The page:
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PHILIPPINE JURISPRUDENCE – FULL TEXT

The Lawphil Project - Arellano Law Foundation


G.R. No. 158763 March 31, 2006
JOSE C. MIRANDA, ET AL. VS. VIRGILIO M. TULIAO.

Republic of the Philippines


SUPREME COURT
Manila

FIRST DIVISION

G.R. No. 158763 March 31, 2006

JOSE C. MIRANDA, ALBERTO P. DALMACIO, and ROMEO B. OCON,


Petitioners,
vs.
VIRGILIO M. TULIAO, Respondent.

DECISION

CHICO-NAZARIO, J.:

This is a petition for review on certiorari under Rule 45 of the Rules of Court,
assailing the 18 December 2002 Decision 1 of the Court of Appeals in CA-G.R.
SP No. 67770 and its 12 June 2003 Resolution denying petitioners’ Motion for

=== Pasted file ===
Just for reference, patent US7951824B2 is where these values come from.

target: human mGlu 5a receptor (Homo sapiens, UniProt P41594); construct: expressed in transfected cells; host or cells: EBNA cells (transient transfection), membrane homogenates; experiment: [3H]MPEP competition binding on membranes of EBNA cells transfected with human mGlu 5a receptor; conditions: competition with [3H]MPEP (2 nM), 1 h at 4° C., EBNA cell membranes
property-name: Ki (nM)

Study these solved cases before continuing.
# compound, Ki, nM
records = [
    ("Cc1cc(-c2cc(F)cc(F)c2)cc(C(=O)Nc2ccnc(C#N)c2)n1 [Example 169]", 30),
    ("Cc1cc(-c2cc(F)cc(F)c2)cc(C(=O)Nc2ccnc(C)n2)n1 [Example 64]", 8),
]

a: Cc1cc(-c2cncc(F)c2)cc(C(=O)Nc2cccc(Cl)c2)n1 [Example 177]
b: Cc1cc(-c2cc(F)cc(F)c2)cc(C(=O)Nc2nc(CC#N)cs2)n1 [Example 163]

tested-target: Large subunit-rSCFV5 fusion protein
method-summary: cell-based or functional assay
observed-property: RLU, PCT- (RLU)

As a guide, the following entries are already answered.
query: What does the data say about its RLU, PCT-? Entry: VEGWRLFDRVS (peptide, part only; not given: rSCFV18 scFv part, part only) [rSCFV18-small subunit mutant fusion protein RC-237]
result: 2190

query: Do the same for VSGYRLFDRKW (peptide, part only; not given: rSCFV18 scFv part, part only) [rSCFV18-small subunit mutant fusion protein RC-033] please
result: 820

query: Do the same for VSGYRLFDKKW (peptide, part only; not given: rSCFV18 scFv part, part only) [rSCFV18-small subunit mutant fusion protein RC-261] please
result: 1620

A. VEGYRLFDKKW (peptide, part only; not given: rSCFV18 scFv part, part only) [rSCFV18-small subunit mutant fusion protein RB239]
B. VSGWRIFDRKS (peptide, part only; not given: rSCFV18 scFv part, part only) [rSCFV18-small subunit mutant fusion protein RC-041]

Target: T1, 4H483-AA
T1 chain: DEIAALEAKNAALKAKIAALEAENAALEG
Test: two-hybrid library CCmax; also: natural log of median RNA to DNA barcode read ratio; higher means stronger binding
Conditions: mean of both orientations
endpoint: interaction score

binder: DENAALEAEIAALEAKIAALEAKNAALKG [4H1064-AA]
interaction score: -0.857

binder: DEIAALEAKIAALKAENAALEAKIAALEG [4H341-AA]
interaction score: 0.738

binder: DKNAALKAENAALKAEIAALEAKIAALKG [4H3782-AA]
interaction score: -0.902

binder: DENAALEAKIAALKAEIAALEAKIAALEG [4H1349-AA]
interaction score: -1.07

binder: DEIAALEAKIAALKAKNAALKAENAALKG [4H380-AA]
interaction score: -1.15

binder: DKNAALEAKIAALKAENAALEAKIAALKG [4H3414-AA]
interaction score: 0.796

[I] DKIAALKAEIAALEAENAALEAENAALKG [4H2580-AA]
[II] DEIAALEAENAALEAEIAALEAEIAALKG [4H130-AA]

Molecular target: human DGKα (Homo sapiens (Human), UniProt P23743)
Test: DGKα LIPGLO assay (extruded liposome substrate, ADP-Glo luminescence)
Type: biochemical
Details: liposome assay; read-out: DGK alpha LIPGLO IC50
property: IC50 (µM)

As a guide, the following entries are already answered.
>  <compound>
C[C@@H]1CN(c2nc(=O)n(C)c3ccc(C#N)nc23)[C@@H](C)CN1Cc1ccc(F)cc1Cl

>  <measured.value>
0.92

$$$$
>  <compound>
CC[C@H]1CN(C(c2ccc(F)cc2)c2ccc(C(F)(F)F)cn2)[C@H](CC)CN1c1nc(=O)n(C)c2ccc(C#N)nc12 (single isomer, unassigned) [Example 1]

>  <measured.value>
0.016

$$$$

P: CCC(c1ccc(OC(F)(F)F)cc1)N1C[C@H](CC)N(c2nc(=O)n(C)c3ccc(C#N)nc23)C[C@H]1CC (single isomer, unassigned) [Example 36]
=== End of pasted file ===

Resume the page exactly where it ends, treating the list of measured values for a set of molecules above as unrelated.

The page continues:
Reconsideration. The dispositive portion of the assailed decision reads as
follows:

WHEREFORE, finding public respondent Judge Anastacio D. Anghad to have


acted with grave abuse of discretion amounting to lack or excess of jurisdiction
in issuing the assailed Orders, the instant petition for certiorari, mandamus and
prohibition is hereby GRANTED and GIVEN DUE COURSE, and it is hereby
ordered:

1. The assailed Joint Order dated August 17, 2001, Order dated
September 21, 2001, Joint Order dated October 16, 2001 and Joint Order
dated November 14, 2001 dismissing the two (2) Informations for
Murder, all issued by public respondent Judge Anastacio D. Anghad in
Criminal Cases Nos. 36-3523 and 36-3524 are hereby REVERSED and
SET ASIDE for having been issued with grave abuse of discretion
amounting to lack or excess of jurisdiction, and another entered
UPHOLDING, AFFIRMING[,] and REINSTATING the Order dated
June 25, 2001 and Joint Order dated July 6, 2001 issued by the then
acting Presiding Judge Wilfredo Tumaliuan;